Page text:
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Stem cell 'exhaustion' may play role in human lifespan

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Stem cell “exhaustion” may play a role in defining the limit of human lifespan, a study of blood from a dead Dutch super-centenarian suggests.

Analysis of white blood cells from 115-year-old Hendrikje van Andel-Schipper showed they were derived from just two related stem cell clones.

In a younger adult an estimated population of 10,000-20,000 “haematopoietic” stem cells produce “offspring” that replenish all the different kinds of blood cell.

Mrs van Andel-Schipper’s white blood cells also had much shorter “telomeres” − protective caps on the ends of chromosomes that shorten with age − than her brain cells.

“Most haematopoietic stem cells may have died from ‘stem cell exhaustion’”

Henne Hostege

When telomeres get sufficiently short, cells stop renewing themselves and may die.

“Because these blood cells had extremely short telomeres, we speculate that most haematopoietic stem cells may have died from ‘stem cell exhaustion’, reaching the upper limit of stem cell divisions,” said lead scientist Dr Henne Hostege, from Cold Spring Harbor Laboratory in the US.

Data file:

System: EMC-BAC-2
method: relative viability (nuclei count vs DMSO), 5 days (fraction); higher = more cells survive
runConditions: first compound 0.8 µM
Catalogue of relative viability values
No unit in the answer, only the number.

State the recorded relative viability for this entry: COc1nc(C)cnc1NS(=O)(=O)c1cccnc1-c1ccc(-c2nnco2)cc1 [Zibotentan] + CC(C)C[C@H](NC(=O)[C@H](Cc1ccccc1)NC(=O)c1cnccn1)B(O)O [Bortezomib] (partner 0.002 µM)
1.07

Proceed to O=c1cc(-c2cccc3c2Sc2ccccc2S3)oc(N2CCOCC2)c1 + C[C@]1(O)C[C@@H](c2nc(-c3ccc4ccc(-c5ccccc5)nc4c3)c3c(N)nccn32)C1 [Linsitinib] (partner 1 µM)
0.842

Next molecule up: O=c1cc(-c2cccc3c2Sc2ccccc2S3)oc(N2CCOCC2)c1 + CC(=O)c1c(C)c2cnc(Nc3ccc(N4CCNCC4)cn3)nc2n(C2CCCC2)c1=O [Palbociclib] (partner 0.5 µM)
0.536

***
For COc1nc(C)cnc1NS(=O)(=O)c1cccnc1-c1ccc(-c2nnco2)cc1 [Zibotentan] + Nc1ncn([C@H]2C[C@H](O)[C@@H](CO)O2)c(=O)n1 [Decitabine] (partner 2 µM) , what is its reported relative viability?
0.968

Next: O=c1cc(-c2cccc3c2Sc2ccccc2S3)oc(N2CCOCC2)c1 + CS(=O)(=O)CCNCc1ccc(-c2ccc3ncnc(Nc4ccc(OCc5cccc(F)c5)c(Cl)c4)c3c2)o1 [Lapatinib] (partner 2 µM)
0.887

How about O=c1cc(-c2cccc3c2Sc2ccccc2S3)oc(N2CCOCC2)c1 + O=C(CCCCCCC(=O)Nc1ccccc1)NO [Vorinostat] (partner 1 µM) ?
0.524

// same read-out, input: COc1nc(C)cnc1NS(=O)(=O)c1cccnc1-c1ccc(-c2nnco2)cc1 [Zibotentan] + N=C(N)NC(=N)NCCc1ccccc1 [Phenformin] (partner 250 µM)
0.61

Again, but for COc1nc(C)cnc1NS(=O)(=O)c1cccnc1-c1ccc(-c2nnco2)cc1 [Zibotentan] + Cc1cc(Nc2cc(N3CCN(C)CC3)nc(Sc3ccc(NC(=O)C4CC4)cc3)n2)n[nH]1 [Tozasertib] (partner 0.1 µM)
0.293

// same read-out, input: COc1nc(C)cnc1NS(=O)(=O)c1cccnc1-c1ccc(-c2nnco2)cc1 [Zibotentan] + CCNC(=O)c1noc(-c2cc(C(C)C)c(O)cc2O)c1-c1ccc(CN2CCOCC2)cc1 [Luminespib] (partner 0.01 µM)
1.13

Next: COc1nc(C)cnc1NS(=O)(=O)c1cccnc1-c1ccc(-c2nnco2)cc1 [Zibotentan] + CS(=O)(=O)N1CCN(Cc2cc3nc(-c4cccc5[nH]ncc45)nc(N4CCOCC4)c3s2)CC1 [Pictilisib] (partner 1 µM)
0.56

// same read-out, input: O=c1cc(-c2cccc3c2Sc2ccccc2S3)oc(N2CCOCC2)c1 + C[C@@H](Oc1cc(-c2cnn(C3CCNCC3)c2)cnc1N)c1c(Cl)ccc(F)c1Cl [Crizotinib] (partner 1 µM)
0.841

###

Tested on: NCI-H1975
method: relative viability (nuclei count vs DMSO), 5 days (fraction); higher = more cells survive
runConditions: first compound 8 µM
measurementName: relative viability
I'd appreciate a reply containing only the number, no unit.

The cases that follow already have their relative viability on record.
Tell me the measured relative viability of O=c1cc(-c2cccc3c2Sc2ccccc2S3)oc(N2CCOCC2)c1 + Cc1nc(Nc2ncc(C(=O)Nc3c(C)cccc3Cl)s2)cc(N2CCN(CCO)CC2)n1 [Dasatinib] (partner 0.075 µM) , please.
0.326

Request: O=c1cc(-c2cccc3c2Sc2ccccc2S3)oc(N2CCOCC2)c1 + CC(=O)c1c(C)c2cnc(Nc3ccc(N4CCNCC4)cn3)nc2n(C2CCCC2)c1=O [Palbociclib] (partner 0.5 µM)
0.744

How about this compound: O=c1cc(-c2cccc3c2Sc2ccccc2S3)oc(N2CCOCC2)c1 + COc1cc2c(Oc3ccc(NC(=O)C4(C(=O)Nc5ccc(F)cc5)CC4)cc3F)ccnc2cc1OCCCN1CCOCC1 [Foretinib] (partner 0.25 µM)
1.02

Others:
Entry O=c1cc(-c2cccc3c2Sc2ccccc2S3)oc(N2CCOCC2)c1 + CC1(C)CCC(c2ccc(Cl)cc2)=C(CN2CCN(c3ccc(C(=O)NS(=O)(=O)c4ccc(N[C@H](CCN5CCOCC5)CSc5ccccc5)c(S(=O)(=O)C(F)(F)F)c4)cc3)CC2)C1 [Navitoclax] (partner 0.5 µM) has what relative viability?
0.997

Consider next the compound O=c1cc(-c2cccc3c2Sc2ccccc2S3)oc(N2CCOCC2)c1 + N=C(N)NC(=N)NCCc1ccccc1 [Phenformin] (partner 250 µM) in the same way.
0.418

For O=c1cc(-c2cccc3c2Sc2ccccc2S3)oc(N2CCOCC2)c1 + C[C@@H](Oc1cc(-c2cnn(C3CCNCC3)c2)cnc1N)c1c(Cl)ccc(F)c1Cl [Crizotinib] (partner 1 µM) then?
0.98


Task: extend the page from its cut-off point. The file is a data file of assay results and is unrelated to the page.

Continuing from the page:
Future studies were needed to see whether stem cell exhaustion might be a cause of death at extreme ages, said the scientists, whose findings are published in the journal Genome Research.

The researchers also identified more than 400 genetic mutations in the white blood cells which appeared to be harmless, unlike those found in patients with blood cancers such as leukaemia.

Hendrikje van Andel-Schipper

Hendrikje van Andel-Schipper

At the same time, they were not thought to confer any advantage that might have helped Mrs van Andel-Schipper to live such a long life.

The “somatic” mutations which are not passed on to offspring were mainly in non-coding regions of DNA not associated with disease.

At the time of her death in 2005, Mrs van Andel-Schipper, known as “Henny”, was officially the oldest person in the world. At the age of 82, she gave written consent for her body to be donated to science after her death.

A study of her brain found little sign of the changes normally associated with great age and no trace of Alzheimer’s disease. Scientists have also sequenced the whole of her genetic code.

Mrs van Andel-Schipper had surgery for breast cancer at the age of 100, and died 15 years later as a result of a gastric tumour that spread to her abdomen.

Since she never received mutation-inducing chemotherapy, the mutations seen in her DNA were purely due to normal ageing, said the scientists.

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